Clin Rehabil 2003 Mar;17(2):209-15
Myers JA, McPherson KM, Taylor WJ, Weatherall M, McNaughton HK.
Rehabilitation Teaching and Research Unit, Wellington School of Medicine and Health Sciences, University of Otago, Wellington, New Zealand.
To determine whether health valuations, such as those used in economic evaluation, are affected by duration of a health condition.
People with disabling health conditions tend to value health more highly than members of the general population, and one explanation for this is that over time their experience of living with a disabling illness changes the way in which they value health.
If this is so, a relationship between the duration of an individual's disabling health condition and the valuation they assign to their health-state might reasonably be expected.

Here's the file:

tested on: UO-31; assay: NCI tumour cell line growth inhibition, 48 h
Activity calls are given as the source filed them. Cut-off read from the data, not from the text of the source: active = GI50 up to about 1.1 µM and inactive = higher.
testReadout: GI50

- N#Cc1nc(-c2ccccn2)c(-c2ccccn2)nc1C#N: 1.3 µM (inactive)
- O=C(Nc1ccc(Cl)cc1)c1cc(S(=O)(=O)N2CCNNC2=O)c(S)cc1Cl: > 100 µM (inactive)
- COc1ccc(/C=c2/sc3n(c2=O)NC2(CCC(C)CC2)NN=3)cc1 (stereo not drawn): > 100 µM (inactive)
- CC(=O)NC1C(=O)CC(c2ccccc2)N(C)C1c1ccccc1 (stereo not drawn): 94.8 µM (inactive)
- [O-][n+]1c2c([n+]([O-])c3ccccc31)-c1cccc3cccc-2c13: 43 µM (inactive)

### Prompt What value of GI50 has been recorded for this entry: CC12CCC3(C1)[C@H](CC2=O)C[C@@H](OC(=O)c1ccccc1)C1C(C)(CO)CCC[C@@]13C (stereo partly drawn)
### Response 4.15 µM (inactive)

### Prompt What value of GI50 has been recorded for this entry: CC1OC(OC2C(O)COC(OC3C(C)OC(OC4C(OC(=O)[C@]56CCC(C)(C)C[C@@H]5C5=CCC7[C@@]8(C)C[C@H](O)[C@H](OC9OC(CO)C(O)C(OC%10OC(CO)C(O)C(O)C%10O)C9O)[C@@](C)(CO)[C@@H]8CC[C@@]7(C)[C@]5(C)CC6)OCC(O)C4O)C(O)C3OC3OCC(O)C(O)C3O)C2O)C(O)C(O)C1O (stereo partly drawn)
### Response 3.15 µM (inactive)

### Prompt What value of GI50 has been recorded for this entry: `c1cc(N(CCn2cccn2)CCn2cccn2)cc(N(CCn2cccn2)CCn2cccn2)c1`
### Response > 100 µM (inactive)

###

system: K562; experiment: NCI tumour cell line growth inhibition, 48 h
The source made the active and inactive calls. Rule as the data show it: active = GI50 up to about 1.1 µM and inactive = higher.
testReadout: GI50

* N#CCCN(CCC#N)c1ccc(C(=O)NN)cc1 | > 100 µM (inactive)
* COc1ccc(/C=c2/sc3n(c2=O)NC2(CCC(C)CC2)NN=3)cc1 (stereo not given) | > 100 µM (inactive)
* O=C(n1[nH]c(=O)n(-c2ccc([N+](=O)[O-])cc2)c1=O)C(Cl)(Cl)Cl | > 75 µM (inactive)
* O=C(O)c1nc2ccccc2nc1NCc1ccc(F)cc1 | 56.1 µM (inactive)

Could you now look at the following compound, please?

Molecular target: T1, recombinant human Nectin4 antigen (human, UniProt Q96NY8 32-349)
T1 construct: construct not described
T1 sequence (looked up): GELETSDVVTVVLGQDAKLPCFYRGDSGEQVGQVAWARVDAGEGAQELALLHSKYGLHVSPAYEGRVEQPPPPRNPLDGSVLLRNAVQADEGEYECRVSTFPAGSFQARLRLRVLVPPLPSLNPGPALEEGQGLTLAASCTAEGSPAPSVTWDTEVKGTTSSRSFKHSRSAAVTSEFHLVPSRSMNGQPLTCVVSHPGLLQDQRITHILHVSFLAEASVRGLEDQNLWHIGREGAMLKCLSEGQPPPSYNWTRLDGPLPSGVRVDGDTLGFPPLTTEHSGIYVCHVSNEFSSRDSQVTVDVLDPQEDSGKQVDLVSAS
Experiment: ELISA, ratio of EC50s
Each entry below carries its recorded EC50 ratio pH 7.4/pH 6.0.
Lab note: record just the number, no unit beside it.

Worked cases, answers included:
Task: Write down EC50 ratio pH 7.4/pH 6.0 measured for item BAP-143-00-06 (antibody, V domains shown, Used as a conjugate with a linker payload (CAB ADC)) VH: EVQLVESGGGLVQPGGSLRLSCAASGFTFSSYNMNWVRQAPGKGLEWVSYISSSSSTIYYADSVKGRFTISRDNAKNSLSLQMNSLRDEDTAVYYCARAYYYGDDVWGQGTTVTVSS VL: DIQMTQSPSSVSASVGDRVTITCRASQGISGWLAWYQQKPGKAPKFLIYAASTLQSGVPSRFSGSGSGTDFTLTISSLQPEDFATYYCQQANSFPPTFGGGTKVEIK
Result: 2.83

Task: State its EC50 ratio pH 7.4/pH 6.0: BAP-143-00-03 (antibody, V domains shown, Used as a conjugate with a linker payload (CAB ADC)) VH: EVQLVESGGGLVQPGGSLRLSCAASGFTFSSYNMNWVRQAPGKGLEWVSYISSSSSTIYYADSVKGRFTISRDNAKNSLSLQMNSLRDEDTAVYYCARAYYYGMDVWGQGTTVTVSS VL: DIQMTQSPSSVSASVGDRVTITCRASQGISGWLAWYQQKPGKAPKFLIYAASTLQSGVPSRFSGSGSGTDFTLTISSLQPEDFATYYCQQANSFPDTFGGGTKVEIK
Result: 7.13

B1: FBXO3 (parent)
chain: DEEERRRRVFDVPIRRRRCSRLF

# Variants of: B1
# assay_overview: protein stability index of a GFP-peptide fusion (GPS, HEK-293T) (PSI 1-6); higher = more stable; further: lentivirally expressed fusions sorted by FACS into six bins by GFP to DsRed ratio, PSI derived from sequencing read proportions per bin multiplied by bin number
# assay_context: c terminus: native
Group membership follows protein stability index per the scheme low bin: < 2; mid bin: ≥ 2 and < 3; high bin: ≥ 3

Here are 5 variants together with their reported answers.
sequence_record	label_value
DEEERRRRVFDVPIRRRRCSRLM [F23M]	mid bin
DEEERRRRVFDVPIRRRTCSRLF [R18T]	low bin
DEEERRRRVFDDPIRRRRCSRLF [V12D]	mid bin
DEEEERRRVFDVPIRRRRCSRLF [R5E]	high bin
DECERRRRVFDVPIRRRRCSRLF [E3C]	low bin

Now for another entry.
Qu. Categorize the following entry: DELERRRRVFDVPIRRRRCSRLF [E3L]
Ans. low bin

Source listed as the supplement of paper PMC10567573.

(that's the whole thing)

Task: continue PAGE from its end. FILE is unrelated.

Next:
A postal survey using the EuroQoL (EQ-5D) instrument to collect descriptions and valuations for health from people who reported a diagnosis of either stroke or multiple sclerosis.
Contact with participants was made through national support organizations and questionnaires were returned by mail.
Eight hundred and ninety-four people completed the survey.
One hundred (11 %) had one health-state indicating moderate problems in all five dimensions of the EQ-5D descriptive profile.
For people with this health-state, analysis of covariance showed no relationship between valuation of health-state and time from onset of illness (F = 0.38, p = 0.54).
This finding applied irrespective of the diagnosis, and for some other less frequently reported health-states.
Clinical experience suggests that over time people adapt to long-term disability.
However we found no evidence to support the proposition that higher health-state valuations by people with disabling conditions are explained by the actual duration of their condition.